And at the end of the day, should Portugal really want to save this industry? The plants do provide jobs: Vinocor, which has the capacity to produce three million corks per day in a single plant, has 400 employees from Portugal alone. The forests also provide conservation arenas for endangered species, such as the roe deer and the red partridge, and cork, it must be noted, is an organic renewable resource. The Stelvin screwcap isn't exactly biodegradable, and some recycling companies don't accept it along with glass and paper.
But natural cork stoppers are not exactly a money-maker for all involved. Cork harvesters can only wield their hammers from May through September, when the tree is in a growing stage and the bark is dry enough to fall away from the trunk easily. They also work under contractors, whom the farmer hires. They are the equivalent of Homestead's migrant Mexican avocado pickers. Can you say subsistence wages?
For another thing, a tree must be at least 25 years old before it is large enough to harvest for the first time. This batch is called virgin cork and is used for corkboards and shoes -- it's not yet the right quality for cork stoppers. Neither is the second harvest, nine full years later. Which means that the first time cork can be turned into stoppers is when the tree produces a third crop at 43 years of age. Imagine waiting that long for a crop of corn or beans.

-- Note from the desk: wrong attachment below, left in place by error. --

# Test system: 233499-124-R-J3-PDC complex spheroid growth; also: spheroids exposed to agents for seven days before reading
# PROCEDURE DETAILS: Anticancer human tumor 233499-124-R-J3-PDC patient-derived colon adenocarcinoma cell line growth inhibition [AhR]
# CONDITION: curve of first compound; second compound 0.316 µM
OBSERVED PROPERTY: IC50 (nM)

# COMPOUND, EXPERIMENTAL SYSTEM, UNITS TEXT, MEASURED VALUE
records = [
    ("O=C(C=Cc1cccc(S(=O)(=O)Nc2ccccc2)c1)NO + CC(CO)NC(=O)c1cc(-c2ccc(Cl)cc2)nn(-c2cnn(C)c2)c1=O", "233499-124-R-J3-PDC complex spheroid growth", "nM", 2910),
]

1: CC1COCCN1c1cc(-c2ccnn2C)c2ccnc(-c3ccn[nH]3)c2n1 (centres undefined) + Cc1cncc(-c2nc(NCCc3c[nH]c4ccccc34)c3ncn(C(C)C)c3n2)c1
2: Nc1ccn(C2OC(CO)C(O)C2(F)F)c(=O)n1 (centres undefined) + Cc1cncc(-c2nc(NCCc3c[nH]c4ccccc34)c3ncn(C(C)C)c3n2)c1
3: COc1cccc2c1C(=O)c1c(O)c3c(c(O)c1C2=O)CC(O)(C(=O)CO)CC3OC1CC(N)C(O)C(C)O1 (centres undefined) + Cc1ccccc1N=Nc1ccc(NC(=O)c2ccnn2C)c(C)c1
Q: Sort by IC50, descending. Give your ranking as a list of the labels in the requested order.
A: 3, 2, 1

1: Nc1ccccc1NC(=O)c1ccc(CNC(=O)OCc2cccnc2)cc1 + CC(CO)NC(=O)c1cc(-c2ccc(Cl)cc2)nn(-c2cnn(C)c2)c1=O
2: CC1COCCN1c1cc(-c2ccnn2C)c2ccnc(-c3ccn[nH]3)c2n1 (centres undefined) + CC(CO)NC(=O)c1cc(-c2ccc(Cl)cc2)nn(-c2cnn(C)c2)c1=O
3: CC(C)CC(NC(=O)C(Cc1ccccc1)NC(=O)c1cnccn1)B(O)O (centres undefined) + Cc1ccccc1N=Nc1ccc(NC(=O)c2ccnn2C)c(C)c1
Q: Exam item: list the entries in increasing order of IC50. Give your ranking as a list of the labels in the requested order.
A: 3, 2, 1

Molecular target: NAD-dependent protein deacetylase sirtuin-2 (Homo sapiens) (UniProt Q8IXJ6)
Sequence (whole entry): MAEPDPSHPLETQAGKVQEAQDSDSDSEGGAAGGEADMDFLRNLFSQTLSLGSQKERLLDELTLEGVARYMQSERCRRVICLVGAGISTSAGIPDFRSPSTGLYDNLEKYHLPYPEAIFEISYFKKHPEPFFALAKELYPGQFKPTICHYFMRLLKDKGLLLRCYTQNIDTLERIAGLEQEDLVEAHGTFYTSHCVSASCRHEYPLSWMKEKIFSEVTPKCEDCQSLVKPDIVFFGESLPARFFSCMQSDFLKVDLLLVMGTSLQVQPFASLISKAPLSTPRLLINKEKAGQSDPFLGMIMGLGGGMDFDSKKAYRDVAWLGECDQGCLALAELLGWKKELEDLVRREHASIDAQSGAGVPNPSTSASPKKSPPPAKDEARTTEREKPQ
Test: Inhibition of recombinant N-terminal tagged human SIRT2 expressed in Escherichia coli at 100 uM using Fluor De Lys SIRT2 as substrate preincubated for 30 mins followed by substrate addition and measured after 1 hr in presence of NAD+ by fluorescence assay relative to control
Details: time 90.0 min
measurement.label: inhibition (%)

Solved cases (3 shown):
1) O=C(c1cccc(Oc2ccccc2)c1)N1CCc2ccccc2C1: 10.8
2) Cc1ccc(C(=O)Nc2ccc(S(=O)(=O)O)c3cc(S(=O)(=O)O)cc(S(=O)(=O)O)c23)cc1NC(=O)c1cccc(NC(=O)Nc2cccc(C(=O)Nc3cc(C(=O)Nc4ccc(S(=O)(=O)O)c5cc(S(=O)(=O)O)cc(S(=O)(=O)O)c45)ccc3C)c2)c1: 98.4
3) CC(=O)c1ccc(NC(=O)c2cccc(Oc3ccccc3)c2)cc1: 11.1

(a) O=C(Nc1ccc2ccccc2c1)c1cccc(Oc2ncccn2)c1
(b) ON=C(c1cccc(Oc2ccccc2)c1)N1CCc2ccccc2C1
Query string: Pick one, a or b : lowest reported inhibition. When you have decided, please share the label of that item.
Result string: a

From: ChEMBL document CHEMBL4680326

Still for the cork industry to perish completely, several variables must be met: American winemakers would have to make the initial investment involved in changing the shape of the bottle in order to accommodate screwcaps. The American consumer's aesthetics would have to be similarly revised, a possibility if you consider that even the wine-drinkers in the Loire Valley are now being re-educated to go pro-screwcap. (Sauvion, take heed.) And the Chinese would have to stop playing badminton, 'cause their love for the game alone could keep Portuguese farmers putting a cork in it.